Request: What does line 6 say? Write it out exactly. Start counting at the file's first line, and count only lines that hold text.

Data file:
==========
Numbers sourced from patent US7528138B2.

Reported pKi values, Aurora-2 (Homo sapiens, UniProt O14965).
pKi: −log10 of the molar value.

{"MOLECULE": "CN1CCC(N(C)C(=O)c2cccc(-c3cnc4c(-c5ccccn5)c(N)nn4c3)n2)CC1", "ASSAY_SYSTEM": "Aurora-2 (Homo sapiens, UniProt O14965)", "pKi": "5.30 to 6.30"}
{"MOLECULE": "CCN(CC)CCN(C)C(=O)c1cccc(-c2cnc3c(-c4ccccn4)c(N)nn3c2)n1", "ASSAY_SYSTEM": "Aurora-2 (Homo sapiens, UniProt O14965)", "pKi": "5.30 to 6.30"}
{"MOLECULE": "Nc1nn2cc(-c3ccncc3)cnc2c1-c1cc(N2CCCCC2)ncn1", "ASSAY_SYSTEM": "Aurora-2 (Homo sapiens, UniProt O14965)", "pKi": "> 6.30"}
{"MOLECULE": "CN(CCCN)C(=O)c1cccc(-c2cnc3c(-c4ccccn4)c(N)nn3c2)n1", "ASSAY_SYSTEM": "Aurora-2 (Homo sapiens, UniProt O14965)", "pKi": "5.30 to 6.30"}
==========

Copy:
{"MOLECULE": "Nc1nn2cc(-c3ccncc3)cnc2c1-c1cc(N2CCCCC2)ncn1", "ASSAY_SYSTEM": "Aurora-2 (Homo sapiens, UniProt O14965)", "pKi": "> 6.30"}